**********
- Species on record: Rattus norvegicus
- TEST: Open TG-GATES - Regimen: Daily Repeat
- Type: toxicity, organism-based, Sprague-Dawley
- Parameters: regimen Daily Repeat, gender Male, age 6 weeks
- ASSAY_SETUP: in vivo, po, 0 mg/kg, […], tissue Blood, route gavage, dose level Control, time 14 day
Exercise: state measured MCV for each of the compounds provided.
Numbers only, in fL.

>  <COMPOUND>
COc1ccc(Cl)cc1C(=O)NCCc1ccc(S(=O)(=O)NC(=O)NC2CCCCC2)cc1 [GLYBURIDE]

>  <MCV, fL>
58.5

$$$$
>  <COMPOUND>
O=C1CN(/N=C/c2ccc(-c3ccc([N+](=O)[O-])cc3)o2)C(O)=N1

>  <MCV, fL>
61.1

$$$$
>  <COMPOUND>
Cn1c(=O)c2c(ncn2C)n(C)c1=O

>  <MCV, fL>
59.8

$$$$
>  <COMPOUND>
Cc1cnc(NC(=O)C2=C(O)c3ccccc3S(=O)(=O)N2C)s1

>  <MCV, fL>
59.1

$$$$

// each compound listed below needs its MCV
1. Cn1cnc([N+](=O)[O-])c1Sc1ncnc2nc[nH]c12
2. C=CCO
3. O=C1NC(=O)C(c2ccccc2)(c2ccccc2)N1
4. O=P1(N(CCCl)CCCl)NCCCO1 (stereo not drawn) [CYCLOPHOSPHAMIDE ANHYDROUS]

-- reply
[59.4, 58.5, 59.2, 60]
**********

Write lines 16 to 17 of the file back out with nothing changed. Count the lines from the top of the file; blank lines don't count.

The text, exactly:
61.1

$$$$